- You can also find free library music and idents
- We are humans
- Humans like humans. We like voices – the emotion, the laughter, the conflict
- We also like to be part of a conversation, and a podcast is the illusion of being a part of one
- Is it any wonder that radio – and talk radio – has remained so popular for 100 years
- Podcasting is radio for the 21st century: in-demand ‘shows’ you can listen to where and when you want
- Multiple hours of the thing that you and your community are particularly interested in – allowing long, deep dives into subjects, rather than having to keep thing broad and light for a mainstream audience
- While this is great for those interested in any topic – from archaeology to ASMR, comedy to politics – it also allows brands to find ready-made audiences interested in certain topics
- Conversation – and even monologues – can be a great source of written content. Apps such as Otter AI allow you to effectively transcribe a podcast which you can publish as a blog on your site. You may find your blog can drive traffic from Google
- Some podcasters use the platform to build relationships with people in a given field – from academic to professional. By inviting people on to your podcast you are initiating a relationship that may otherwise not have happened. You may be able to leverage that relationship to extend your brand reach, give credibility or even start commercial partnerships.
It must be added that podcasters still face certain challenges. A key one is discoverability. Unless someone is specifically searching for podcasts, Google may not present them for many searches. Also, searching within podcast platforms means fierce competition with established podcasts that algorithms will favour.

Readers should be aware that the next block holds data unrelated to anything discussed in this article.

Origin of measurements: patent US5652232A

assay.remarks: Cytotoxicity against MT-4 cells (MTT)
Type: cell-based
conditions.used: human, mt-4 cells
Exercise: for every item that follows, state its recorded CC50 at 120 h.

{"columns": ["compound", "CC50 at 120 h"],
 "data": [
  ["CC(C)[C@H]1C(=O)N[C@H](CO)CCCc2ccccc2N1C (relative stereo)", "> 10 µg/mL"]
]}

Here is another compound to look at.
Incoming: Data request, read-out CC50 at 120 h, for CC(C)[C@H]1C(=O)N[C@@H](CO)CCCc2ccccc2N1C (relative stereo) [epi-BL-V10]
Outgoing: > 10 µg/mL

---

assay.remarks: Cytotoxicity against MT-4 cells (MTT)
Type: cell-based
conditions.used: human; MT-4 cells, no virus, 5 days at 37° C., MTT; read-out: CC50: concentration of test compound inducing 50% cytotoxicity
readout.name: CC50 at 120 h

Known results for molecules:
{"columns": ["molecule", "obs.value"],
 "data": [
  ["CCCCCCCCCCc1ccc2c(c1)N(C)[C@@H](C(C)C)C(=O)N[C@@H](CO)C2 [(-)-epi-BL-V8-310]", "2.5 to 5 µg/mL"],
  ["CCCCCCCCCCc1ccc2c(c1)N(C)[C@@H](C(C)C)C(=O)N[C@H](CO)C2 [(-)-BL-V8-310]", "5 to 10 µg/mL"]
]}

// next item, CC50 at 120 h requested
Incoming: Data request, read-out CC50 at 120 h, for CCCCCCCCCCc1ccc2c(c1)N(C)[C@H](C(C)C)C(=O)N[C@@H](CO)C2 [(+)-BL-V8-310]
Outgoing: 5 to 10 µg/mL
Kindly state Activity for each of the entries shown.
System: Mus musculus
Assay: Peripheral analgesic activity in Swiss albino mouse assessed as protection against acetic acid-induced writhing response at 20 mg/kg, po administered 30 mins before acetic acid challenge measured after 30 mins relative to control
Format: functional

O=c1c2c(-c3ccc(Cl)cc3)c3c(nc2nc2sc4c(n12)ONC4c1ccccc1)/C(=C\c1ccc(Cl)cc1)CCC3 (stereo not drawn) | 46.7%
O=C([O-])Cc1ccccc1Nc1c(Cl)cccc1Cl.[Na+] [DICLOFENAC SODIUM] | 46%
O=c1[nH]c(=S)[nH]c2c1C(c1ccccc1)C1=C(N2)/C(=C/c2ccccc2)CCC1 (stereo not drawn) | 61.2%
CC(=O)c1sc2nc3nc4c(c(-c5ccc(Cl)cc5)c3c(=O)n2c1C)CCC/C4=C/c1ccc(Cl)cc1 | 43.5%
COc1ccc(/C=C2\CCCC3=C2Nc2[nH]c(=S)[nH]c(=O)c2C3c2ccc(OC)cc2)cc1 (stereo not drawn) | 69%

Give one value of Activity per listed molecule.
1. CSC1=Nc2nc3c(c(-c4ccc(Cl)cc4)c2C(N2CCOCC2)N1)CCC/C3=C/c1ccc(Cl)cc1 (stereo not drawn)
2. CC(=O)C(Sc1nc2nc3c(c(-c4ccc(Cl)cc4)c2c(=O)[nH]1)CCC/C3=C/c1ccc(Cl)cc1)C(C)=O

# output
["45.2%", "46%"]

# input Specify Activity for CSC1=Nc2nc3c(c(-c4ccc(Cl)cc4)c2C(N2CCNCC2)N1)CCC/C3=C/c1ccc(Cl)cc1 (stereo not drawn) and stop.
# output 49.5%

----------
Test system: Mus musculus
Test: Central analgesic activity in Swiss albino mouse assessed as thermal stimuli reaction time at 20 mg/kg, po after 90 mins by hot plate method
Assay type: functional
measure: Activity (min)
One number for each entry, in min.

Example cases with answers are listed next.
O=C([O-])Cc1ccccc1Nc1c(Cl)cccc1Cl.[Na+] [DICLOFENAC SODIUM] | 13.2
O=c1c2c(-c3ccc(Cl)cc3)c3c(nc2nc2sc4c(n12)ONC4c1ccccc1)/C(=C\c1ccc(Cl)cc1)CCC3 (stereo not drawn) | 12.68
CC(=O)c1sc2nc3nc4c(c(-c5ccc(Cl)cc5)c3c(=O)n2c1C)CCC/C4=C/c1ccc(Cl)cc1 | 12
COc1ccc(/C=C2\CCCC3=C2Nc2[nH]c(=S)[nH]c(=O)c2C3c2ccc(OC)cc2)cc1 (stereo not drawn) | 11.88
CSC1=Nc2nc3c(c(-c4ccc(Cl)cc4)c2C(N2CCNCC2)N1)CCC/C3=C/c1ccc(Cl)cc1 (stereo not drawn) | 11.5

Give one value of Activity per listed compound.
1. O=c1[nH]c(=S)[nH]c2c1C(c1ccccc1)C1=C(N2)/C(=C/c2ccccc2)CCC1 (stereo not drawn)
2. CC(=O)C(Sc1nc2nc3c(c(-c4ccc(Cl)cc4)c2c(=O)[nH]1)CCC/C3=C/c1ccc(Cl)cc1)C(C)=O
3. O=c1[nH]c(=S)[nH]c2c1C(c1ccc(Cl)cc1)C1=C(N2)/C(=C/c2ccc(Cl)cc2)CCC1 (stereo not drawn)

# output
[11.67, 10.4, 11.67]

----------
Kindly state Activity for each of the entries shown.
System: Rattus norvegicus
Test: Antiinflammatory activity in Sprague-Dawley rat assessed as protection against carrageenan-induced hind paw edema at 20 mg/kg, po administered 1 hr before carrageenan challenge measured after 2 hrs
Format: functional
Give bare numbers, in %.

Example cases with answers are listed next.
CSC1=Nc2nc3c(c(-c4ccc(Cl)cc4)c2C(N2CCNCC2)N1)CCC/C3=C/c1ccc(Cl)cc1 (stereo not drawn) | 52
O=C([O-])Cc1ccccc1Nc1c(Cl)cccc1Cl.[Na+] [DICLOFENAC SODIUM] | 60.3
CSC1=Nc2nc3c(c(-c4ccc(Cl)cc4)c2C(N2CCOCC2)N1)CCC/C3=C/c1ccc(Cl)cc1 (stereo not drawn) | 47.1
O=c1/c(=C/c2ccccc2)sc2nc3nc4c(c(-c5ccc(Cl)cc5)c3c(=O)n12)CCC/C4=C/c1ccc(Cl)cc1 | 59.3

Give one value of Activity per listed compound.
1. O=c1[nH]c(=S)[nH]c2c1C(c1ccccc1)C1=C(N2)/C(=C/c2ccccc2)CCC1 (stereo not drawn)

Should I podcast? And how do I know
All sounds great, right? Yes, but should YOU start a podcast? For every Joe Rogan Experience, West Wing Weekly and My Dad Wrote A Porno, there are hundreds of podcasts that receive low to no listens. This will be because of one or all of these factors:
- Podcast was not the best format to reach the audience with the content
- The execution was poor – poor sound, boring hosts, infrequent/irregular episodes
- It wasn’t promoted.
Before you start working up a logo and creating a Soundcloud account, run through this checklist:
- Which came first?
- Our idea for a podcast is X, or
- We should do a podcast
If it’s the latter, go directly to jail, do not pass Go, do not collect £200.
- Do you have an audience?
- Does your audience listen to podcasts about the thing you do (or want to talk about)? If you want to reach people 55+, then you might want to rethink…